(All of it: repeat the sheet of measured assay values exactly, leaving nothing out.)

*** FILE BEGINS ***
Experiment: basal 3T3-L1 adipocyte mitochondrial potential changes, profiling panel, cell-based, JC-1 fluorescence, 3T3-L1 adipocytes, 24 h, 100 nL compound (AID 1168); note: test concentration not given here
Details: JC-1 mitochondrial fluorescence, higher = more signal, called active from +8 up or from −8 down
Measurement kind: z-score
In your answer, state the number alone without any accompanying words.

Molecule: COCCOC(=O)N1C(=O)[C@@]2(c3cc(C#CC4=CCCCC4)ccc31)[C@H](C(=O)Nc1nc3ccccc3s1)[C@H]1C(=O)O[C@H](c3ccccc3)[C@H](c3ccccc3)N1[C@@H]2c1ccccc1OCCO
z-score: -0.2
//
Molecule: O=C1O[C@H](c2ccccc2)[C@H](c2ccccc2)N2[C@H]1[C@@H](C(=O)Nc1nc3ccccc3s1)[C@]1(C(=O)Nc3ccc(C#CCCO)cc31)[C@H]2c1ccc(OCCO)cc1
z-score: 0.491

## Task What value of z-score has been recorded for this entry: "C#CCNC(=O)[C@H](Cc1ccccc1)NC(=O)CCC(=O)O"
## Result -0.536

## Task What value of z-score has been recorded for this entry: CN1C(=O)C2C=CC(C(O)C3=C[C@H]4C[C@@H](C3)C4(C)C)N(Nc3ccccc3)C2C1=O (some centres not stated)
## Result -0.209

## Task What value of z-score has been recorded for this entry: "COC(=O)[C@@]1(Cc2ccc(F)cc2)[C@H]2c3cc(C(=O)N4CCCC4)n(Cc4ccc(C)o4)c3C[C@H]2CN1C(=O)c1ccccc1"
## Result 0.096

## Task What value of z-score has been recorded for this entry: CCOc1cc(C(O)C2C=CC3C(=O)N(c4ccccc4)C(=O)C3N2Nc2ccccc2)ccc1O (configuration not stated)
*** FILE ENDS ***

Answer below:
Experiment: basal 3T3-L1 adipocyte mitochondrial potential changes, profiling panel, cell-based, JC-1 fluorescence, 3T3-L1 adipocytes, 24 h, 100 nL compound (AID 1168); note: test concentration not given here
Details: JC-1 mitochondrial fluorescence, higher = more signal, called active from +8 up or from −8 down
Measurement kind: z-score
In your answer, state the number alone without any accompanying words.

Molecule: COCCOC(=O)N1C(=O)[C@@]2(c3cc(C#CC4=CCCCC4)ccc31)[C@H](C(=O)Nc1nc3ccccc3s1)[C@H]1C(=O)O[C@H](c3ccccc3)[C@H](c3ccccc3)N1[C@@H]2c1ccccc1OCCO
z-score: -0.2
//
Molecule: O=C1O[C@H](c2ccccc2)[C@H](c2ccccc2)N2[C@H]1[C@@H](C(=O)Nc1nc3ccccc3s1)[C@]1(C(=O)Nc3ccc(C#CCCO)cc31)[C@H]2c1ccc(OCCO)cc1
z-score: 0.491

## Task What value of z-score has been recorded for this entry: "C#CCNC(=O)[C@H](Cc1ccccc1)NC(=O)CCC(=O)O"
## Result -0.536

## Task What value of z-score has been recorded for this entry: CN1C(=O)C2C=CC(C(O)C3=C[C@H]4C[C@@H](C3)C4(C)C)N(Nc3ccccc3)C2C1=O (some centres not stated)
## Result -0.209

## Task What value of z-score has been recorded for this entry: "COC(=O)[C@@]1(Cc2ccc(F)cc2)[C@H]2c3cc(C(=O)N4CCCC4)n(Cc4ccc(C)o4)c3C[C@H]2CN1C(=O)c1ccccc1"
## Result 0.096

## Task What value of z-score has been recorded for this entry: CCOc1cc(C(O)C2C=CC3C(=O)N(c4ccccc4)C(=O)C3N2Nc2ccccc2)ccc1O (configuration not stated)